a resident of Old Mountain View
on Oct 21, 2015 at 7:50 pm

[Post removed due to disrespectful comment or offensive language]


10 people like this
Posted by Liz
a resident of another community
on Oct 21, 2015 at 8:43 pm

The city council and our mayor aren't doing anything about RV encampment - at the corner of Latham and Showers - either. They're not doing much about anything. Pitiful.


4 people like this
Posted by OMG!
a resident of Rex Manor
on Oct 21, 2015 at 9:47 pm

MV Landlady

"Take one look at these people and tell me you want them living next door..."

You're mean. Have you met these folks? Certainly not, because you'd know how kind hearted and sweet they are.


28 people like this
Posted by big sigh
a resident of Cuesta Park
on Oct 21, 2015 at 10:57 pm

@EconomistWannabe

Another big sigh. Of course homeowner aren't ranting, we're celebrating. We made an investment and it's paying off. And I am most certainly NOT going to apologize for it. It wasn't given to me, I didn't inherit it. I worked 15+ years saving for it and I am THRILLED to be lucky enough to hit "this jackpot"

Greedy Landlords....and where were you when landlords weren't getting market rate?

Let's answer each of your bullet points now:

1. What is MV City? who belongs to MV city? Only the rich and the high income ones?
People who can afford to live here can and will.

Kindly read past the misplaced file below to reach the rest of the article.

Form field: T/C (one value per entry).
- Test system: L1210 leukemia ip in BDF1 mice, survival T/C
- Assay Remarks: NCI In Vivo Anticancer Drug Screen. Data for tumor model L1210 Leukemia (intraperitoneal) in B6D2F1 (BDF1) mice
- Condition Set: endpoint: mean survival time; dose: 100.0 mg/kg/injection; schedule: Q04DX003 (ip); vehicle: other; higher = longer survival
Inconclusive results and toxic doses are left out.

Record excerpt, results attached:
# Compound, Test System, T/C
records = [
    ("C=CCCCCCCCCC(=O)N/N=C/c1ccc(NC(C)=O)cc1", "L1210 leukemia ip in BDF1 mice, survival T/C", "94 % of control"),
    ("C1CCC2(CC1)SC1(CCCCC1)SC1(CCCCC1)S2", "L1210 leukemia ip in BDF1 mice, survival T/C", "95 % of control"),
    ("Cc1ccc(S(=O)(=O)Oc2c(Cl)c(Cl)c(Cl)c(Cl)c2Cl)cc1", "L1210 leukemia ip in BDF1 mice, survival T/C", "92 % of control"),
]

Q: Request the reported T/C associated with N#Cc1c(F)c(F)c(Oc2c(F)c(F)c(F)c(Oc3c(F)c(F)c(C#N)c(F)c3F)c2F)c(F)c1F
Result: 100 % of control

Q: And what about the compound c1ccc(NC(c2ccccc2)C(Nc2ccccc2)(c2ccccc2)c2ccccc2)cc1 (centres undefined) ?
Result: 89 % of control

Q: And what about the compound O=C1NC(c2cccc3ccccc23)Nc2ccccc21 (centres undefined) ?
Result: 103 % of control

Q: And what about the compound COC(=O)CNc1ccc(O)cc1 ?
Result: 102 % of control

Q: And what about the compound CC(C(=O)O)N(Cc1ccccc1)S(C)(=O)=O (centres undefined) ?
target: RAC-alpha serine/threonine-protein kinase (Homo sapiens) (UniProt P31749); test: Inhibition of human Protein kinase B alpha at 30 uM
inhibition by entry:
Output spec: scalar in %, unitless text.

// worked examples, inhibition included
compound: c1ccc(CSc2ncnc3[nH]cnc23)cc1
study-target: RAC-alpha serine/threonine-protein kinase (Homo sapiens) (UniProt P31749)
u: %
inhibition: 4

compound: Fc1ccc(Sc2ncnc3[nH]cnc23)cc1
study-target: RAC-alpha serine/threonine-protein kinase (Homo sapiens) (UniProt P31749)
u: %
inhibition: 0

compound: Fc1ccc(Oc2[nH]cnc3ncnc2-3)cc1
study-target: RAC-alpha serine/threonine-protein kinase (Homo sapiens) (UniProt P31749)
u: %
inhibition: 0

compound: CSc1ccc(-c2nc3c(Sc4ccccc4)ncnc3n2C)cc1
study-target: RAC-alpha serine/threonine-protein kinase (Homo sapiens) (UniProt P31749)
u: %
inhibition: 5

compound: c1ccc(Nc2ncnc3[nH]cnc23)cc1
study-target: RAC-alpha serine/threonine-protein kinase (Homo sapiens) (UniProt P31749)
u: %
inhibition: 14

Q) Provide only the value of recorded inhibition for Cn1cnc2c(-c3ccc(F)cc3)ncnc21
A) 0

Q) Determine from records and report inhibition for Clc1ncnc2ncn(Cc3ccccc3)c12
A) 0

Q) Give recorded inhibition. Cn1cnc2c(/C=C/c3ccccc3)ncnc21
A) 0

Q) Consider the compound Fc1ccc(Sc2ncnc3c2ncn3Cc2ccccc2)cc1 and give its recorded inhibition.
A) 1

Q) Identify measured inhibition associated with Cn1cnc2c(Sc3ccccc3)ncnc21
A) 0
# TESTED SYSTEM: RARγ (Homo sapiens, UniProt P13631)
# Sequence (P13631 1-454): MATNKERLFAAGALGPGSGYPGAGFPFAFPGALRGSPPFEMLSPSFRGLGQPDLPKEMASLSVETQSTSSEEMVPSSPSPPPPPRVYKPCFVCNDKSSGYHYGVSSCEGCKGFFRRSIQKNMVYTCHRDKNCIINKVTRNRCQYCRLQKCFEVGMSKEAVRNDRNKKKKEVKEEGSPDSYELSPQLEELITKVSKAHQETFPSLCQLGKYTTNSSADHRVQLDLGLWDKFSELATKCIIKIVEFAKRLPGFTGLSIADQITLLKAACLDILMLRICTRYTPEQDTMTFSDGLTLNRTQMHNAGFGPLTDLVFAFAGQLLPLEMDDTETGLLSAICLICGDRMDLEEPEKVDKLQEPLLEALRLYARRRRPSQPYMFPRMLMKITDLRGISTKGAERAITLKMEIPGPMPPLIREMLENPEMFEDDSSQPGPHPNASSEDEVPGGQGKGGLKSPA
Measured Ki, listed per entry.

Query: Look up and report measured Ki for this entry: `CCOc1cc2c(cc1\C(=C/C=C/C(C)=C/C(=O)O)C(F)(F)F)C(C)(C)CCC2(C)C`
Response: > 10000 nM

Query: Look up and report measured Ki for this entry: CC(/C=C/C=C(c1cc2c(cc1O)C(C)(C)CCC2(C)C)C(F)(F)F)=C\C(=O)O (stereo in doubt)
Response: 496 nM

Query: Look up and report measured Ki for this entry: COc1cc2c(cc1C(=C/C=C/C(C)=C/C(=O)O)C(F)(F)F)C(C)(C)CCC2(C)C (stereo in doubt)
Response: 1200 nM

2. Are people below certain income level NOT good enough to be our neighbors? to continue staying in "our" city?
People who can afford to live here can and will.
3. Put yourself in their shoes, would you, your family, children be happy to be forced out of a neighborhood and go through the harsh changes? Is it fair for them? for their children?
No, I wouldn't be happy but such is life. Is it fair? Explain FAIR. No really.....explain FAIR. Don't go off on this "should be" and "these people should have". Explain FAIR to me. And then answer is it FAIR that people live in mansions 2 miles up the road from us here in MV that are worth even that much more than here. Because I would LOVE to live in one of those homes. But life didn't deal me that, even though my kids go to school with a lot from there we certainly aren't. But I'm not complaining and I'm not expecting. It just wasn't my lot, I'm not sure what "fair" has to do this this.

Let's talk the reverse; people live in utter slums in Tijuana. Would you rather be there? Is it "fair" for them to be there while you complain about our situation here?

What's FAIR?


5 people like this
Posted by Derp
a resident of Cuesta Park
on Oct 22, 2015 at 12:10 am